Evidence-Based Health Coaching is quite different from traditional patient teaching methods. Instead of using educational materials, demonstrations and clinician knowledge to direct patient behavior change, Health Coaches activate “a patient’s own motivation for change and adherence to treatment” (Rollnick, Miller & Butler, 2008). Ambivalence stalls behavior change, so the Health Coach works to facilitate the patient’s move from ambivalence to the adoption of the necessary behavior change using the patient’s own agenda (Huffman, 2009).
But, how does the Health Coach do this? Through five general concepts: Active Listening, Working from the Patient’s Agenda, Identifying Patient Beliefs and Values, Eliciting Change Talk, and Recognizing Patient’s Change Readiness.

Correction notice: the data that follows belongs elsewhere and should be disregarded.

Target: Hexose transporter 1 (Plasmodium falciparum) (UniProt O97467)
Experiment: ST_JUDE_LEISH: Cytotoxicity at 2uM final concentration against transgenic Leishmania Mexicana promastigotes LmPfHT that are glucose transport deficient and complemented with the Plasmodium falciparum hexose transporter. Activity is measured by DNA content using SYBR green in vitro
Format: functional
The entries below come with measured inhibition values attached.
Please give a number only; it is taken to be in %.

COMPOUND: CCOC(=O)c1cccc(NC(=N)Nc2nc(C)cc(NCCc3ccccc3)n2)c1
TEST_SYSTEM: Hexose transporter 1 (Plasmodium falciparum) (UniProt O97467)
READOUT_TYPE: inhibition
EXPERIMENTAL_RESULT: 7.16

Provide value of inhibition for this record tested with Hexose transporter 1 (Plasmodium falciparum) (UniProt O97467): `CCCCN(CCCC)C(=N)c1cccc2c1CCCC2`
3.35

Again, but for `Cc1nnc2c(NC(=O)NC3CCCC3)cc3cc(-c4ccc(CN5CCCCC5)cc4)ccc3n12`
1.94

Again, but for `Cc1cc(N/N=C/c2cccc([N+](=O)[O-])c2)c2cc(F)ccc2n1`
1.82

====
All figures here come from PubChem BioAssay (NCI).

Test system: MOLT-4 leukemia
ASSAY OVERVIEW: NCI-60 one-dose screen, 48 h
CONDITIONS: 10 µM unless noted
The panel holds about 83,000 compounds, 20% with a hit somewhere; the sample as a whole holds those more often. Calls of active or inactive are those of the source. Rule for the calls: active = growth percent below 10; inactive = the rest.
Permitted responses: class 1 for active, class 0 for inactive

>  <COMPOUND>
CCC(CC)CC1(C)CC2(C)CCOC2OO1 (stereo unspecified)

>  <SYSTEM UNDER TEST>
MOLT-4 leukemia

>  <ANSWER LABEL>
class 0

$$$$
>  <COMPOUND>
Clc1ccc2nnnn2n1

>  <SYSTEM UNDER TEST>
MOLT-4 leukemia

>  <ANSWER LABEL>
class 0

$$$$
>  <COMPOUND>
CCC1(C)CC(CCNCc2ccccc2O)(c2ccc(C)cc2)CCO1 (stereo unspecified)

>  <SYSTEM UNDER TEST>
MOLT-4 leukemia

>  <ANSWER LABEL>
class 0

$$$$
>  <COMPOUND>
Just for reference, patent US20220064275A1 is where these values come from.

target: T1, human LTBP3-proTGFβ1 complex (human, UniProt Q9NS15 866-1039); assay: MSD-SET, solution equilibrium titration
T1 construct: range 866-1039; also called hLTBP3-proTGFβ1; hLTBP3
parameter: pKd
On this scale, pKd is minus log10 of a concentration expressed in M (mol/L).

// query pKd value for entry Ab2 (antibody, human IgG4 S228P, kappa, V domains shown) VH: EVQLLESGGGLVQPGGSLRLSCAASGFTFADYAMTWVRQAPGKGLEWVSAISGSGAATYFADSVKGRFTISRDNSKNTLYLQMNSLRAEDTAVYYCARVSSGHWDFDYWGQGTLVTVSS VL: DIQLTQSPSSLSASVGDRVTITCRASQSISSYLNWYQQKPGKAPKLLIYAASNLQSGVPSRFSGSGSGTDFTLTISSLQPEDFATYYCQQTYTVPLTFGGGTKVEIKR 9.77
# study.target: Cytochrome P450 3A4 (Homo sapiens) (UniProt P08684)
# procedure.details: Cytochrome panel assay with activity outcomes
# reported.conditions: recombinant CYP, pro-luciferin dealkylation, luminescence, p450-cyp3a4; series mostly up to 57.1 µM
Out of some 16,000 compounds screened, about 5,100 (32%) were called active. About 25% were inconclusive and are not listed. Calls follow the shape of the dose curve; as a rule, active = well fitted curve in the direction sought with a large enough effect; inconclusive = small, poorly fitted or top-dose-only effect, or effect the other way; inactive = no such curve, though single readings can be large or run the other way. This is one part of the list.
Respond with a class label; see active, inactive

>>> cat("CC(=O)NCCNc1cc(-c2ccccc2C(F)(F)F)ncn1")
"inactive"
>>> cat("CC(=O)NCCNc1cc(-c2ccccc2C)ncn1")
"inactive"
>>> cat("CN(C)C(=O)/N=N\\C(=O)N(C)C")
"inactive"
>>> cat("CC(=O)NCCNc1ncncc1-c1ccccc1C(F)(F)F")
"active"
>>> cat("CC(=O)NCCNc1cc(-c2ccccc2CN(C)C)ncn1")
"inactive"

For the next five weeks we will explain these five concepts further so that you are able to gain the basics of Evidence-Based Health Coaching. Once you understand the basics you will understand how valuable this training is and how it can revolutionize the patient behavior change process in your practice.
Next week, we will discuss Active Listening.
Huffman, M. (2009). Health Coaching: A Fresh, New Approach to Improve Quality Outcomes and Compliance for
Patients with Chronic Conditions. Home Healthcare Nurse, 27 (8), p. 490-498.
Rollnick, S., Miller W. R., & Butler, C. C. (2008). Motivational interviewing in health care: Helping patients change
behavior. New York: Guilford Press.